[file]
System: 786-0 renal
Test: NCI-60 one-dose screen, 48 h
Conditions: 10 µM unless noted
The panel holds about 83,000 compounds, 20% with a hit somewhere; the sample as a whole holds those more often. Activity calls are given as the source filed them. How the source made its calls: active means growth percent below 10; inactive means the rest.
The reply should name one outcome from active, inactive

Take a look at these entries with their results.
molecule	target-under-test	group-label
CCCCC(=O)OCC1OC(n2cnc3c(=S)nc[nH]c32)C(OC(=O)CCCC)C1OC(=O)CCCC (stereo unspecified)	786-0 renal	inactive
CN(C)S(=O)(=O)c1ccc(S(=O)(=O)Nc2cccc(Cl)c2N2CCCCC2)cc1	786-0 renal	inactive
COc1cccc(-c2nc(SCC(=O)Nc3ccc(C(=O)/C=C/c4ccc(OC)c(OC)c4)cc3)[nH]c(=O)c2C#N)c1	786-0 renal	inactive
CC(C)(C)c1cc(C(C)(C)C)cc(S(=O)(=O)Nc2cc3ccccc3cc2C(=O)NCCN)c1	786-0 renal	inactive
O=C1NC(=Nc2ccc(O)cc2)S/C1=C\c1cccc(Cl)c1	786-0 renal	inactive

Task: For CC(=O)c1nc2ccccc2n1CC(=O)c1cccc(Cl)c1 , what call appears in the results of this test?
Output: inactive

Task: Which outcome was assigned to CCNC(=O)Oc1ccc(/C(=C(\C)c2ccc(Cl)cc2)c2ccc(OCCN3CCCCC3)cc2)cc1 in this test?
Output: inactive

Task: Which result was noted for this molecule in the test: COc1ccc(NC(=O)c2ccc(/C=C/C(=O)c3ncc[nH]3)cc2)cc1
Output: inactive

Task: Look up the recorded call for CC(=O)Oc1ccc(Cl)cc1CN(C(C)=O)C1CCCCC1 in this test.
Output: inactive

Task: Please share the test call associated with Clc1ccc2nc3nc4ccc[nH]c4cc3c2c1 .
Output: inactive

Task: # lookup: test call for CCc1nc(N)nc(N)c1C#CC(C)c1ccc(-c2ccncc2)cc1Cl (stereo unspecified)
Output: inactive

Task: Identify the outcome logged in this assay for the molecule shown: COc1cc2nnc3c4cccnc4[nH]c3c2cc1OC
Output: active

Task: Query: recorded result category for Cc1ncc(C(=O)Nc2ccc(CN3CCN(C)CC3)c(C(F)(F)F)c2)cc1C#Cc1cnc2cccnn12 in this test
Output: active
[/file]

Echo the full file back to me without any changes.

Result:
System: 786-0 renal
Test: NCI-60 one-dose screen, 48 h
Conditions: 10 µM unless noted
The panel holds about 83,000 compounds, 20% with a hit somewhere; the sample as a whole holds those more often. Activity calls are given as the source filed them. How the source made its calls: active means growth percent below 10; inactive means the rest.
The reply should name one outcome from active, inactive

Take a look at these entries with their results.
molecule	target-under-test	group-label
CCCCC(=O)OCC1OC(n2cnc3c(=S)nc[nH]c32)C(OC(=O)CCCC)C1OC(=O)CCCC (stereo unspecified)	786-0 renal	inactive
CN(C)S(=O)(=O)c1ccc(S(=O)(=O)Nc2cccc(Cl)c2N2CCCCC2)cc1	786-0 renal	inactive
COc1cccc(-c2nc(SCC(=O)Nc3ccc(C(=O)/C=C/c4ccc(OC)c(OC)c4)cc3)[nH]c(=O)c2C#N)c1	786-0 renal	inactive
CC(C)(C)c1cc(C(C)(C)C)cc(S(=O)(=O)Nc2cc3ccccc3cc2C(=O)NCCN)c1	786-0 renal	inactive
O=C1NC(=Nc2ccc(O)cc2)S/C1=C\c1cccc(Cl)c1	786-0 renal	inactive

Task: For CC(=O)c1nc2ccccc2n1CC(=O)c1cccc(Cl)c1 , what call appears in the results of this test?
Output: inactive

Task: Which outcome was assigned to CCNC(=O)Oc1ccc(/C(=C(\C)c2ccc(Cl)cc2)c2ccc(OCCN3CCCCC3)cc2)cc1 in this test?
Output: inactive

Task: Which result was noted for this molecule in the test: COc1ccc(NC(=O)c2ccc(/C=C/C(=O)c3ncc[nH]3)cc2)cc1
Output: inactive

Task: Look up the recorded call for CC(=O)Oc1ccc(Cl)cc1CN(C(C)=O)C1CCCCC1 in this test.
Output: inactive

Task: Please share the test call associated with Clc1ccc2nc3nc4ccc[nH]c4cc3c2c1 .
Output: inactive

Task: # lookup: test call for CCc1nc(N)nc(N)c1C#CC(C)c1ccc(-c2ccncc2)cc1Cl (stereo unspecified)
Output: inactive

Task: Identify the outcome logged in this assay for the molecule shown: COc1cc2nnc3c4cccnc4[nH]c3c2cc1OC
Output: active

Task: Query: recorded result category for Cc1ncc(C(=O)Nc2ccc(CN3CCN(C)CC3)c(C(F)(F)F)c2)cc1C#Cc1cnc2cccnn12 in this test
Output: active